Coming into the season there were six teams (Angels, Rangers, Yankees, Red Sox, Rays, Blue Jays)  considered legitimate contenders for the two AL wild card spots. Two of those teams will win the AL West and East. Assuming that the Rangers have the West wrapped — again it’s early, but  Texas is clearly better than Anaheim by any objective measure — the Angels still have to compete with the Red Sox, Yankees, Rays, and Jays for two spots. All of those teams look better than the Angels. The Yankees rotation is a concern, but they can still thump. The Red Sox rotation actually looks pretty good now (Clay Buchholz as your worst starter is a good problem to have) and although their bullpen could be historically awful, it can really only get better, especially if Mark Melancon’s recent AAA success carries back over to the majors and Andrew Bailey returns in form, also the Sox, unlike the Angels, can score runs. Losing Evan Longoria is huge for the Rays, but they have the depth, and pitching, to survive. The Jays are due for some regression from their pitching — Henderson Alvarez is only striking out 2.5 per nine, making his 3.56 ERA a bit shaky — but their lineup is also good. Furthermore, all these teams are dealing with some serious injuries and therefore can look forward to improvements as they get players back. The Angels for all their underachieving have been the model of health, so no such luck there.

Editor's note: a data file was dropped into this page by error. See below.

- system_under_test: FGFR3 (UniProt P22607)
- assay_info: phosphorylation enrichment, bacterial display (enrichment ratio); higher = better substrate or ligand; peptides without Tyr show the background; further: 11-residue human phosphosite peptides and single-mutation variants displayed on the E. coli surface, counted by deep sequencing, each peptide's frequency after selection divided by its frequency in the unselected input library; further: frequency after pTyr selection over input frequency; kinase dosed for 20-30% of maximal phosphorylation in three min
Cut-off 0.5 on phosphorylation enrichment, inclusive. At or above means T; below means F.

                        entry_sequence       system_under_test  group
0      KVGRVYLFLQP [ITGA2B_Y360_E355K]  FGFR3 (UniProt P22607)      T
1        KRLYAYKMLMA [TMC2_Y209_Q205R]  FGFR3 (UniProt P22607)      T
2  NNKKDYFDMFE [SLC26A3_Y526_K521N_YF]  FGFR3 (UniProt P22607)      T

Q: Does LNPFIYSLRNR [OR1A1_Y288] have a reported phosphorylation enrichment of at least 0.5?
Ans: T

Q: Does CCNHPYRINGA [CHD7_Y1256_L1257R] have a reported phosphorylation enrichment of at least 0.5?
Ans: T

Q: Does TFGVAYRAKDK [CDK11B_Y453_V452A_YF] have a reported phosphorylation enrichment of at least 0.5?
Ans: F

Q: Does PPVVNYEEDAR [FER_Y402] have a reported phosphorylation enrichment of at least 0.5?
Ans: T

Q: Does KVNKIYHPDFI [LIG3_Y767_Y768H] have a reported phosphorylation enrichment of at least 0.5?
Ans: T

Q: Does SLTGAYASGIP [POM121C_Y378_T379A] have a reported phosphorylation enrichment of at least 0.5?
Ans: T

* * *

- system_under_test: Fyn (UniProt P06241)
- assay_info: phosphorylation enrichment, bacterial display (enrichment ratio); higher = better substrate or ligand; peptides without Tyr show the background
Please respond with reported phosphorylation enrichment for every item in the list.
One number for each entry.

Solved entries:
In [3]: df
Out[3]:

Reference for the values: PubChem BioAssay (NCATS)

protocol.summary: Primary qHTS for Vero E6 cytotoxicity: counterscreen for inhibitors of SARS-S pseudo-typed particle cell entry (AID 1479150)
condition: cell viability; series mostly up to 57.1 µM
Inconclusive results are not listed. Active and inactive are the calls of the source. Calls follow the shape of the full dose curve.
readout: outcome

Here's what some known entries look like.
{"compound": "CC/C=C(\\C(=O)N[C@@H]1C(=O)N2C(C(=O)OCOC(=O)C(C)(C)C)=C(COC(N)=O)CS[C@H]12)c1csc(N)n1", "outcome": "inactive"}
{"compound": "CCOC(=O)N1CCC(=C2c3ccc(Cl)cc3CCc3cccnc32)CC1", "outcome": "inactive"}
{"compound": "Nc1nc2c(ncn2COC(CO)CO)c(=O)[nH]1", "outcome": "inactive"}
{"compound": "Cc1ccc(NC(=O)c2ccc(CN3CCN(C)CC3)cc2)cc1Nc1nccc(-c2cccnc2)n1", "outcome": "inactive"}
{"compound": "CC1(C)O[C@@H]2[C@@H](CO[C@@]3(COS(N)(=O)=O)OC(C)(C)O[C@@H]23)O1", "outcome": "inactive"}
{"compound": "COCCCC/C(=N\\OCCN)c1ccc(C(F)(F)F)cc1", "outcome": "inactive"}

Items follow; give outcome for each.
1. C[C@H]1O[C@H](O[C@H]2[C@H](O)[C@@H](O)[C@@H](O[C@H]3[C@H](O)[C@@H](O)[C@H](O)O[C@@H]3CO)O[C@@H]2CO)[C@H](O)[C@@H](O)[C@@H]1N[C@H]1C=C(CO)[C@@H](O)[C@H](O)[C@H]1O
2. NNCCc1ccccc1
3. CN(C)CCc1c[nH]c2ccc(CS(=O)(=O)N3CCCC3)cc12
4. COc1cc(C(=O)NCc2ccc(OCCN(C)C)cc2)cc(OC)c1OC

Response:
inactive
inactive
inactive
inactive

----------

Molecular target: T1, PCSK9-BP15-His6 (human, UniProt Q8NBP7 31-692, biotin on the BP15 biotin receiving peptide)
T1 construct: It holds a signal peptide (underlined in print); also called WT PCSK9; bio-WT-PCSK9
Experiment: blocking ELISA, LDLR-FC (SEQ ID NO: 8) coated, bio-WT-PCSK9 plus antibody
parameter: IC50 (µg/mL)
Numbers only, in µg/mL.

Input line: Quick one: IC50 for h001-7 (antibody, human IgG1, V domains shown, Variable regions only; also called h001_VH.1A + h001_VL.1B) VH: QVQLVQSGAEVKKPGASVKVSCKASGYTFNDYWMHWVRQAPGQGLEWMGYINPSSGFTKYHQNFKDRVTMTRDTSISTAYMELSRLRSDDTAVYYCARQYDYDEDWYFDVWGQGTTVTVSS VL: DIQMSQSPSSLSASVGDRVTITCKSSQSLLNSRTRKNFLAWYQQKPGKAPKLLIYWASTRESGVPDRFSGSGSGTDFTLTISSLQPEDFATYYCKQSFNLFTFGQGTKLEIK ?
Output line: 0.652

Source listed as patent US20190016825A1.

It’s not all bad for the Angels, in fact there are plenty of reasons to believe that they can be a contender. You just might want to revise those World Series prediction.

P.S. For what it’s worth, my World Series pick, the Diamondbacks, are four games out of first and look perfectly mediocre.